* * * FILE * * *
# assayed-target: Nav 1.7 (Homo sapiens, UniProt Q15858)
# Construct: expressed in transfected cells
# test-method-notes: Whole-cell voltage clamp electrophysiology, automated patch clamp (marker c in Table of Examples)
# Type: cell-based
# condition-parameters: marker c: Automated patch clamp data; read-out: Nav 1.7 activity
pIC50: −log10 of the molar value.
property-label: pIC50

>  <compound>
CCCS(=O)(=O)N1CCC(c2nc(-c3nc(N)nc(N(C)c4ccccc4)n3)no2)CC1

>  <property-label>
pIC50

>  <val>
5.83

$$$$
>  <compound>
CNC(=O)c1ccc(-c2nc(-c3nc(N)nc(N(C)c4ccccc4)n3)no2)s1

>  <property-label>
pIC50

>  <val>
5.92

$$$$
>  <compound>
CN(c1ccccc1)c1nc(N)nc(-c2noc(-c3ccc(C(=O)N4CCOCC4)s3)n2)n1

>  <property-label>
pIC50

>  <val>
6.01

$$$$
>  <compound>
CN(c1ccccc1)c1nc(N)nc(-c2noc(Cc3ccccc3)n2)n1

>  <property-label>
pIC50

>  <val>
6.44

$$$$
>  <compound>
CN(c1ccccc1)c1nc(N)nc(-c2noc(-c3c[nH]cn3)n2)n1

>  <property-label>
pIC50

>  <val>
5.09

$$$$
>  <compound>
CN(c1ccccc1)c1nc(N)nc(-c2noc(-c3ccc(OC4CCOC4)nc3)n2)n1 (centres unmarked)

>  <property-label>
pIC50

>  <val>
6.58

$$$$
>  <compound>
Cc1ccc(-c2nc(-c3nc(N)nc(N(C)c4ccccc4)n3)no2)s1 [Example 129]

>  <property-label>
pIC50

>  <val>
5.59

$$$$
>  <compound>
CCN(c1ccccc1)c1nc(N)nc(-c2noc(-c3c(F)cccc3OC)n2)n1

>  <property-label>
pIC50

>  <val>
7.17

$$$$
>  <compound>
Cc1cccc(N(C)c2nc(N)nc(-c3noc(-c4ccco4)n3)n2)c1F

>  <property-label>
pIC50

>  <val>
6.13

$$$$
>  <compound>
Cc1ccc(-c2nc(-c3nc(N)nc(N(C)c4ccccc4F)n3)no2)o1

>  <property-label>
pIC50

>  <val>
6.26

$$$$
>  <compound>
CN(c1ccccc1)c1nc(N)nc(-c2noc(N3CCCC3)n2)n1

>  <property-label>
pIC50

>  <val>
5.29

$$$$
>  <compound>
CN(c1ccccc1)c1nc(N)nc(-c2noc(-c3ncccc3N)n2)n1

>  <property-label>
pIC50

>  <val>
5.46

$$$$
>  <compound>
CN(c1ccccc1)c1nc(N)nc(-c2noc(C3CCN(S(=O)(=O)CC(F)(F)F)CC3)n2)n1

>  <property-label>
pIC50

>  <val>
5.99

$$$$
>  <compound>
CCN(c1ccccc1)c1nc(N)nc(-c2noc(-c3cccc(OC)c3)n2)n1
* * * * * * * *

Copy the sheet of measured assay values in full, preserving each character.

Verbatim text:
# assayed-target: Nav 1.7 (Homo sapiens, UniProt Q15858)
# Construct: expressed in transfected cells
# test-method-notes: Whole-cell voltage clamp electrophysiology, automated patch clamp (marker c in Table of Examples)
# Type: cell-based
# condition-parameters: marker c: Automated patch clamp data; read-out: Nav 1.7 activity
pIC50: −log10 of the molar value.
property-label: pIC50

>  <compound>
CCCS(=O)(=O)N1CCC(c2nc(-c3nc(N)nc(N(C)c4ccccc4)n3)no2)CC1

>  <property-label>
pIC50

>  <val>
5.83

$$$$
>  <compound>
CNC(=O)c1ccc(-c2nc(-c3nc(N)nc(N(C)c4ccccc4)n3)no2)s1

>  <property-label>
pIC50

>  <val>
5.92

$$$$
>  <compound>
CN(c1ccccc1)c1nc(N)nc(-c2noc(-c3ccc(C(=O)N4CCOCC4)s3)n2)n1

>  <property-label>
pIC50

>  <val>
6.01

$$$$
>  <compound>
CN(c1ccccc1)c1nc(N)nc(-c2noc(Cc3ccccc3)n2)n1

>  <property-label>
pIC50

>  <val>
6.44

$$$$
>  <compound>
CN(c1ccccc1)c1nc(N)nc(-c2noc(-c3c[nH]cn3)n2)n1

>  <property-label>
pIC50

>  <val>
5.09

$$$$
>  <compound>
CN(c1ccccc1)c1nc(N)nc(-c2noc(-c3ccc(OC4CCOC4)nc3)n2)n1 (centres unmarked)

>  <property-label>
pIC50

>  <val>
6.58

$$$$
>  <compound>
Cc1ccc(-c2nc(-c3nc(N)nc(N(C)c4ccccc4)n3)no2)s1 [Example 129]

>  <property-label>
pIC50

>  <val>
5.59

$$$$
>  <compound>
CCN(c1ccccc1)c1nc(N)nc(-c2noc(-c3c(F)cccc3OC)n2)n1

>  <property-label>
pIC50

>  <val>
7.17

$$$$
>  <compound>
Cc1cccc(N(C)c2nc(N)nc(-c3noc(-c4ccco4)n3)n2)c1F

>  <property-label>
pIC50

>  <val>
6.13

$$$$
>  <compound>
Cc1ccc(-c2nc(-c3nc(N)nc(N(C)c4ccccc4F)n3)no2)o1

>  <property-label>
pIC50

>  <val>
6.26

$$$$
>  <compound>
CN(c1ccccc1)c1nc(N)nc(-c2noc(N3CCCC3)n2)n1

>  <property-label>
pIC50

>  <val>
5.29

$$$$
>  <compound>
CN(c1ccccc1)c1nc(N)nc(-c2noc(-c3ncccc3N)n2)n1

>  <property-label>
pIC50

>  <val>
5.46

$$$$
>  <compound>
CN(c1ccccc1)c1nc(N)nc(-c2noc(C3CCN(S(=O)(=O)CC(F)(F)F)CC3)n2)n1

>  <property-label>
pIC50

>  <val>
5.99

$$$$
>  <compound>
CCN(c1ccccc1)c1nc(N)nc(-c2noc(-c3cccc(OC)c3)n2)n1